February 21, 2013.
It was a general catching up call with a photographer friend from Bangalore, talking about assignments, delayed payments, personal work and finding direction. Some 15 minutes into the conversation, I began receiving other calls on my phone. I cut the first few but they simply wouldn’t stop. When people who had otherwise not been int touch for months and even a couple of years called, I knew something was wrong. I told V I will call him right back and cut the call. And almost at the same instant a friend’s message appeared on the screen. “I heard it was a bomb?”
I ran downstairs and my mom, waiting anxiously at the door, gave me the news- there had been a bomb blast in Dilsukhnagar, barely a kilometer or two from where we lived. On a (relatively) calm Sunday evening I could have heard the explosion. Local TV crews had just reached the place and the first visuals were being flashed on TV. I quickly changed into a pair of jeans, picked up my camera and left for Dilsukhnagar. Rajiv Chowk is usually crowded till 10:30 in the night and the bomb blast only made it look more chaotic. I asked someone where the blast took place and I was in for a shock. There were two blasts, not one, at Anand Tiffins and at the bus stop where the buses to Secunderabad leave from.
The second blast site near Anand Tiffins. Continue reading
I have shot these photos on assignment for OPEN Magazine in November 2012. Five women from Andhra Pradesh’s Karimnagar district had earlier approached the State Human Rights Commission seeking permission to sell their kidneys to raise the blood money needed to have their husbands released from a prison in the middle-east. The husbands, who were not paid wages for many months, had resorted to a burglary along with another Indian and four Pakistanis and killed a Nepalese security guard in the process.
Karimnagar, along with East and West Godavari districts, has the highest rates of semi-skilled and unskilled labourers migrating to the middle-east from the state. Discussion about working conditions and exploitation of labour in the middle-east has been going on for quite some time in the Telugu media and when the story appeared, it sent shockwaves across the state.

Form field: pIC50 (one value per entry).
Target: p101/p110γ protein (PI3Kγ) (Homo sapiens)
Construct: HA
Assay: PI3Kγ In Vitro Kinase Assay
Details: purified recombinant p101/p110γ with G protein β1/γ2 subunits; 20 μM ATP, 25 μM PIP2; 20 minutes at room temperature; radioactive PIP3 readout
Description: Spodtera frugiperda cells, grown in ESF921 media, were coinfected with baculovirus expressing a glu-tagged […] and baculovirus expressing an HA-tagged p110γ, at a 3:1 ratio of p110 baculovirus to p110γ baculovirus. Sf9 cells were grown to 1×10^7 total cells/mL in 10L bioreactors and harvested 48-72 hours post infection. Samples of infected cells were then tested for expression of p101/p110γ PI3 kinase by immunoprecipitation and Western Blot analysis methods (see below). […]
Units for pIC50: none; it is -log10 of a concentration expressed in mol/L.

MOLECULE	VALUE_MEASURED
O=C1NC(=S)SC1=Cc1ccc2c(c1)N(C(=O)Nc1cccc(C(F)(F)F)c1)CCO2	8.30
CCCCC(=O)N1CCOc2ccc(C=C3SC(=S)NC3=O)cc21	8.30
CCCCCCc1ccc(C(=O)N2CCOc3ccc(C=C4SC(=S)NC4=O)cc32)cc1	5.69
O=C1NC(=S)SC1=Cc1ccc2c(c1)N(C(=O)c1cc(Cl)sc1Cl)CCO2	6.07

Shivarathri Rena with her daughter Saritha.
In August last year, I was commissioned by a national magazine to accompany their reporter on a trip to the Andhra-Orissa border, or AOB as it is popularly called. The story was to be on the Janta Sarkars (people’s governments) that the Maoists have been trying to set up in the region, hoping to strengthen their hold over the tribals and establish a liberated zone. I was told not to expect many photo opportunities as the story was a hazy idea and the reporter wasn’t sure how it would shape up. I went nevertheless, not wanting to miss out on an opportunity to visit a region I have heard so much about but never been to.
We made two trips to different parts of Orissa’s Malkangiri district within a week’s time. The first trip was via Vizianagaram and Saluru to Gumma block in Orissa. The long distance and the urgency to get back to the plains before it was too dark meant I did not even get a chance to get off the car and had to shoot everything from the window.
Where Andhra Pradesh ends and Orissa begins, between Saluru and Sunki.
Mithali Raj, captain of the Indian Women’s Cricket team and world’s number one batswoman, at her Hyderabad home. For Tehelka.
Read the article by Shonali Ghosal here.
Pullela Gopichand, badminton coach and winner of the All England Badminton Championship 2001, photographed at his academy in Hyderabad. For Mint/Wall Street Journal.
Read the article on Mint